What advice would you give to an earlier version of yourself?
I would have told myself to focus better and to not be as easily distracted by things. Entrepreneurs tend to bounce around, but I would tell myself to hyper-focus so I’d be further along now. I would also have told myself to trust and to hire people earlier. The first couple hires are always the hardest, but I would have told myself to hire more people that I trust earlier.
But, I went through the things I went through for a reason. The hard times taught me the best lessons. I have six months of chemo ahead of me and then it should be behind me. And even with this experience, I feel like I’m better for it. It makes me more present. I work to keep my life in balance with my two young kids and my wife. So when I look back, it’s all been providential and serendipitous. Even the hard times, I’d go through them again.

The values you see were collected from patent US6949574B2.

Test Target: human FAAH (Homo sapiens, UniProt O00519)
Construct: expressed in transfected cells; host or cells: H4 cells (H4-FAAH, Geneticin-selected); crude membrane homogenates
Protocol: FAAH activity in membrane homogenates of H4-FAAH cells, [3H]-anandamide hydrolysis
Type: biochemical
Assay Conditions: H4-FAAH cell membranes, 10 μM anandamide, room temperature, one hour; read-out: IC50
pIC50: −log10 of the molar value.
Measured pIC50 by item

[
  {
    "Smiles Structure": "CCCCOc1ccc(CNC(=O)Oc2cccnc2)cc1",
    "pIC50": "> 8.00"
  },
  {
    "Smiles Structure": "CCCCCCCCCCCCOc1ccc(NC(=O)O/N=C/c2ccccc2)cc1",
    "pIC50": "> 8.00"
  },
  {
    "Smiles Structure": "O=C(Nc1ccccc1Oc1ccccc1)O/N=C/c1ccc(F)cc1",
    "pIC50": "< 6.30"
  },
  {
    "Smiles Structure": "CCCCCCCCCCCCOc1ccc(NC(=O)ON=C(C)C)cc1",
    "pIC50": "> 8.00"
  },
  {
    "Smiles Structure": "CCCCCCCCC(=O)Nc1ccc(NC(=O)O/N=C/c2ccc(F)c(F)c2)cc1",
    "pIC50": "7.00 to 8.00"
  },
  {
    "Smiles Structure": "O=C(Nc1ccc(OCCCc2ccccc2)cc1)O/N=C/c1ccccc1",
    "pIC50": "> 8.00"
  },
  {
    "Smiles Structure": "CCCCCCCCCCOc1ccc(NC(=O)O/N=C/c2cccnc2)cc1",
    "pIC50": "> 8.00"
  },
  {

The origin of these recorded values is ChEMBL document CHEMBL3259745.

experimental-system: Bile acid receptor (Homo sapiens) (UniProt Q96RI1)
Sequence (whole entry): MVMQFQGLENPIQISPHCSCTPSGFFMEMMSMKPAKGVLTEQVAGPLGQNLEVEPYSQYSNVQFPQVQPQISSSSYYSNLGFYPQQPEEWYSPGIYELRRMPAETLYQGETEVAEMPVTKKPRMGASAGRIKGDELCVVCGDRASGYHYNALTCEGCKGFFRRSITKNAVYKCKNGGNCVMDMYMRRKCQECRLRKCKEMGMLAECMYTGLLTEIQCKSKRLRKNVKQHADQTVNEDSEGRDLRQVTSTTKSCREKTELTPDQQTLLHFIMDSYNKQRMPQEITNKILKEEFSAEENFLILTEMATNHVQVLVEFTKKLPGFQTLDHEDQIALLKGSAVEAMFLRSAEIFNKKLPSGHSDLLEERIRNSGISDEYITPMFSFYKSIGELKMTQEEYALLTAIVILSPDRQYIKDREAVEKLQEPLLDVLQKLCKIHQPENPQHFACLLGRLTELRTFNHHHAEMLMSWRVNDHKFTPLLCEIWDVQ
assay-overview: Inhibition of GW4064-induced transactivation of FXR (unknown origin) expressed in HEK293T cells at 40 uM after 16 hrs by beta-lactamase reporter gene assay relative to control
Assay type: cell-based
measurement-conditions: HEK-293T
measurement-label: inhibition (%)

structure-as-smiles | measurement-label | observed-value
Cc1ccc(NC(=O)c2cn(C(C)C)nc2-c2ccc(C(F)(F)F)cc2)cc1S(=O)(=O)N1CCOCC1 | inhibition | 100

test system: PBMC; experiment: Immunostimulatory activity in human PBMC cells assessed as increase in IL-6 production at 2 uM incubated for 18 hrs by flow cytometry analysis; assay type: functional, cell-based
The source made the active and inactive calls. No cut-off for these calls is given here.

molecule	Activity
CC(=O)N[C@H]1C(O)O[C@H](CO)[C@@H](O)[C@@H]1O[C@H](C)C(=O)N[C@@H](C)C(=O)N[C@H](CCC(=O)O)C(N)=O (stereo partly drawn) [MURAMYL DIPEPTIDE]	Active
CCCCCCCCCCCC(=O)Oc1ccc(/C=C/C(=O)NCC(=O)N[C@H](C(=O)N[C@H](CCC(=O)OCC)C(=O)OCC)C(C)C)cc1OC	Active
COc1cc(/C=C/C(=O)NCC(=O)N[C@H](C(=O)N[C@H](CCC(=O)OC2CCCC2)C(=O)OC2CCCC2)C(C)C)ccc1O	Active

Tell me about your biggest surprise or lesson learned as an entrepreneur?
It isn’t really a surprise or a lesson, but an early hope that has been fulfilled. I always hoped that if I invested in people that they would invest back into the company and back into me. And it’s always been true! The people in this crazy world are incredibly loyal; they are rich in character and diverse.
My hope was always to have a connected community of people in the office and studio space that are honest with each other, without fear or pain. In this world, honesty doesn’t scare us. I’m happy and surprised to see that every person I’m adding has plugged into that culture and community here. Even if someone doesn’t like your idea, it doesn’t affect your self-worth. We look for the best idea that we can come up with together. I’m happily surprised that we have been able to do that. It’s simple, but not easy.